by Grant Bailie

IG Publishing

Let me tell you about the future. It ain’t all it’s cracked up to be. In the vicinity of Mortarville, people have taken to either growing test tube babies or rioting against them. Without the concrete industry to amuse the populace, the business of collecting and raising the children of “better living through chemistry” occupies the town’s resources. When these techno-waifs reach adulthood, they riot and escape to the world outside. This is no race of Aryan supermen; these scientist parents have exercised the god-like ability to live only for turning out a new crop of middle managers. Mortarville focuses on the story of Jack Smith. Conceived in the pages of The Handbook of Chemistry and Physics (CRC Press, ISBN 0849304857, 7.6 pounds hardcover), he was raised on re-runs of Ozzy and Harriett, and now he manages security at the Mortarville terminal mall. This story is no Brave New World, it’s just today with the Joy of Sex stricken from our lives.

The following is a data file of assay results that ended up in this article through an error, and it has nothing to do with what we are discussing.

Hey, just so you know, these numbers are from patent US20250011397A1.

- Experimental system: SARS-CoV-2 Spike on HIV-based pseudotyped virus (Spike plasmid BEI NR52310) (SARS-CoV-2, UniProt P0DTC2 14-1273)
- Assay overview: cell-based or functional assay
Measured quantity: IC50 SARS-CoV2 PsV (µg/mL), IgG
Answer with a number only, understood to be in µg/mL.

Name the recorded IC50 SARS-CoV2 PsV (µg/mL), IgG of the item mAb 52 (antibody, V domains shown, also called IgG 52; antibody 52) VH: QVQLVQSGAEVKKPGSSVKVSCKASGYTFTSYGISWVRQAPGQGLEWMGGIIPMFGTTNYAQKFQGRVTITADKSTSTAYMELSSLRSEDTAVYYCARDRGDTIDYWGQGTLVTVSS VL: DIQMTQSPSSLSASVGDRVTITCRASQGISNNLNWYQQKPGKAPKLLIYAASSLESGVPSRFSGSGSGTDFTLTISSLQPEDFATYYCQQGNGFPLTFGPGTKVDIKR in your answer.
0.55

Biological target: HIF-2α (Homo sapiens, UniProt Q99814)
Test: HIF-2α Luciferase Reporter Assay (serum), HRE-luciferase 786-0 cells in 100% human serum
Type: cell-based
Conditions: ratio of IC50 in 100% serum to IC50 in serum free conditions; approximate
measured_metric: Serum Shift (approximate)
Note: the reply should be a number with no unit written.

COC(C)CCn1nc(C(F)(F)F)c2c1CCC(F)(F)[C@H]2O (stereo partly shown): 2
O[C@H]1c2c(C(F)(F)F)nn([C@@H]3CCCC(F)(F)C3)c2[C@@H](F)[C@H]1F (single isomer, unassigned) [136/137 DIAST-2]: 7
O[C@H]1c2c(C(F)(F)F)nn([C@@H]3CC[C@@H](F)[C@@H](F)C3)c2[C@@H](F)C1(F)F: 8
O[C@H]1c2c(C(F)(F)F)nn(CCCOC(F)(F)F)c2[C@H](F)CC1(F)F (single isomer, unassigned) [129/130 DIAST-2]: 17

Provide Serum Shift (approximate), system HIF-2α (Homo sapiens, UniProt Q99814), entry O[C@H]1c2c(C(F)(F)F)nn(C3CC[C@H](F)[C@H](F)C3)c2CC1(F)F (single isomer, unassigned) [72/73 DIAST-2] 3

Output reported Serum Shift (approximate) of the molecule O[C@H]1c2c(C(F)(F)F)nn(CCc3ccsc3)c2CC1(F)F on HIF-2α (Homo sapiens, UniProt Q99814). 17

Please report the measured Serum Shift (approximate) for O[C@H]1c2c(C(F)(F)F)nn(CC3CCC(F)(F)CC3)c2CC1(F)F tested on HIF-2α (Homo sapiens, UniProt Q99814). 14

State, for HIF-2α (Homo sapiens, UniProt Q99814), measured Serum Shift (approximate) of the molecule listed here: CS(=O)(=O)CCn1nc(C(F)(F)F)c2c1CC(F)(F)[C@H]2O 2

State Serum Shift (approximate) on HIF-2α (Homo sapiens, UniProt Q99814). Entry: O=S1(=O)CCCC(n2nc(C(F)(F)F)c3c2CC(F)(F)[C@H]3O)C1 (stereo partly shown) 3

Bailie’s book is sliced into tiny chapters like a novel structured from a film script such as The Da Vinci Code. His story unwinds in a creepy and unfulfillable manner, and not until the very last pages does its true emotional impact leap out, punch you in the face, and steal your wallet. Bailie’s Mr. Smith wonders little about food, sex, or money, but focuses on “who is he and where is he going?” The depressing answers are “no-one and nowhere,” but the minutia of life keeps him occupied and unreflective of any grand cosmic scheme. The small details of his life may be his only rewards — a hot tuna casserole, a woman who tolerates you, and a boss who is as disinterested in you as you are in him.

This existence is not the post-apocalyptic world of Terminator 2 or American Cyborg, but the world of lost ideals, ambitions, and broken dreams piled atop the ruins of something better. You might as well be in 9th century Rome. The fact that things are bad is one thing, but knowing there used to be a better world is what really stings. It could happen to all of us quicker than you might imagine. Mortarville — read it while there’s still a chance.

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